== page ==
Monday, September 13, 2010

Poetic Disturbances

Poetry, according to Octavio Paz, is the language of the silences between conversations and events. It attempts to convey the unspoken in spoken form.

Out of all of the literary forms, poetry is perhaps the most elitist, at least from an academic standpoint. With fiction, you have “literary” fiction and “mass market” fiction. Who ever heard of “mass market” poetry? Perhaps books of rhymes are considered such. But they really fall into their own category, and are not considered in the same genre as poetry, even though they have a rhyming scheme and a structure. Poems don’t have to rhyme, though they do have to have structure. Even blank verse has a structure.

I’ve thought about the poems that have impacted me. In order to “resonate” with a poem, the words have to evoke something. If you aren’t taken to the emotional space of the poem, then it’s not effective. Here are five poems that had an impact on me as an undergraduate:

The Moon and the Yew Tree (Sylvia Plath)
The Moose (Elizabeth Bishop)
Skunk Hour (Robert Lowell)
In Memoriam, verse 96 (Alfred Lord Tennyson)
Because I Could Not Stop for Death (Emily Dickinson)

I looked over the list, and realized that all of these poems do the same thing—they represent a breaking point. You can watch the poet change while reading through or listening to the poem.
Let’s look at them one by one:

Sylvia Plath—The Moon and the Yew Tree

What follows is my favorite rendering of this poem, by Plath herself. The only problem is that it starts in the last 25 seconds of the first YouTube video, and finishes at the beginning of the second. You can fast forward to the end of the first one—it’s worth experiencing the whole thing:

(at about 9:35, then continued at)

Text of the poem here

A. Alvarez discusses the break in this documentary, if you care to listen to his commentary a little before the start of the poem. What happens is that the old Sylvia Plath, careful about forms, counting syllables, very elegant in her words—suddenly changes to the Sylvia Plath you seen in the rest of the Ariel poems—a woman breaking away from what she’s supposed to be, and becoming what she actually is. The breaking line is, “I simply cannot see where there is to get to.”

Elizabeth Bishop—The Moose

The Moose from Voices and Visions (embedding disabled)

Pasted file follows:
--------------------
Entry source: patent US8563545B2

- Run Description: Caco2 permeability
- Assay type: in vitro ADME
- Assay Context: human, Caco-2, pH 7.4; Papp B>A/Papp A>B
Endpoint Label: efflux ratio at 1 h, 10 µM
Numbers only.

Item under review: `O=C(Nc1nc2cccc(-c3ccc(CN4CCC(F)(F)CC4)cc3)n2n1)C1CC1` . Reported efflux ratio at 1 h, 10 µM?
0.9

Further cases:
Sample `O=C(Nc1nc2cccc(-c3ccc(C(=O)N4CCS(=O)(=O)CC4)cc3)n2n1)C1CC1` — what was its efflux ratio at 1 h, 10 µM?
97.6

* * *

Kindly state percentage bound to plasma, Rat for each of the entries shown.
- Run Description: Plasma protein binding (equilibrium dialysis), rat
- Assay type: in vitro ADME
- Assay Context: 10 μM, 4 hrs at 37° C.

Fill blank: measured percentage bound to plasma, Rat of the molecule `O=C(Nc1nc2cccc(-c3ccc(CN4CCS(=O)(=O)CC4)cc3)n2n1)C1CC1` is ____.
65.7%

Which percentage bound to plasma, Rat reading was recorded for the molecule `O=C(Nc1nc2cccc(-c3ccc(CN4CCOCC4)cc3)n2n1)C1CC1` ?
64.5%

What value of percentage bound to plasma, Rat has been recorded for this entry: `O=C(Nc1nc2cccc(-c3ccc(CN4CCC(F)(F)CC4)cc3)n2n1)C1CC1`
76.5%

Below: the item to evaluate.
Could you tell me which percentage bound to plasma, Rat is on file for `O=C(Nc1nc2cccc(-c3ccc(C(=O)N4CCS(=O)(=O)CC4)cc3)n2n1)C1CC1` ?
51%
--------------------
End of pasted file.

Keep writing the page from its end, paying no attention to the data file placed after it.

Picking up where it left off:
(at about 4:11, interrupted with some commentary)

Text of the poem here

Again, I like the fact that Bishop is reading this, I just hate how broken up the poem is with commentary. The breaking point here is when the driver stops because there is a large moose in the middle of the road. However, the moose is a welcome epiphany—its presence is almost spiritual. It takes us away from the day to day life of sorrows and puts us in touch with nature.

Robert Lowell—Skunk Hour

Interestingly, Lowell wrote this for Elizabeth Bishop. You have this description of a town, of life, of driving out at the hour when skunks are digging through garbage cans. As Lowell is describing the scene, he suddenly shifts: “My mind’s not right.” And then the tone of the poem changes entirely. He is on a hill where lover’s meet, and is alone. “I myself am hell—there’s no one here.”

Alfred Lord Tennyson—In Memoriam, A.H.H., 96

No video link--poem only here

This may seem like an odd choice. Tennyson doesn’t look like the others. But this section of In Memoriam represents a breaking point in Tennyson’s entire body of work. Much of what Tennyson had written up to this point was dramatic monologue. He used it as often as Browning, and as I’ve mentioned in other places, dramatic monologue is something of a literary cop-out. Dramatic monologues are narrated by characters that hide the poet’s true feelings and intentions. I had written a paper a long time ago about this curious break. In Memoriam was written for his friend Arthur Henry Hallam, whose death seemed to affect Tennyson greatly. If you know the stages of grief, and apply that to Tennyson’s poetry, then In Memoriam is a movement from bargaining (dramatic monologue) to depression. However, verse 96 represents a move from depression to acceptance:

“He faced the spectres of the mind
And laid them: thus he came at length
To find a stronger faith his own”

So, verse 96 represents the end of mourning, and movement forward. Lastly, we have:

Emily Dickinson—Because I Could Not Stop for Death

This is an old poem with a traditional rhyming scheme. It bounces along as the carriage in the poem bounces along. The rhythm remains consistent until she says “We passed the setting sun—or rather, he passed us”. Suddenly there is an awareness of what it means to share a carriage with Death and Immortality. It is an interruption, a waking up, coming out of denial.

I have to wonder why these poems are the ones with the greatest effect on me. Perhaps it is because those shifts and breaking points are so important in real life. They represent different aspects of change, and they are where we find ourselves.

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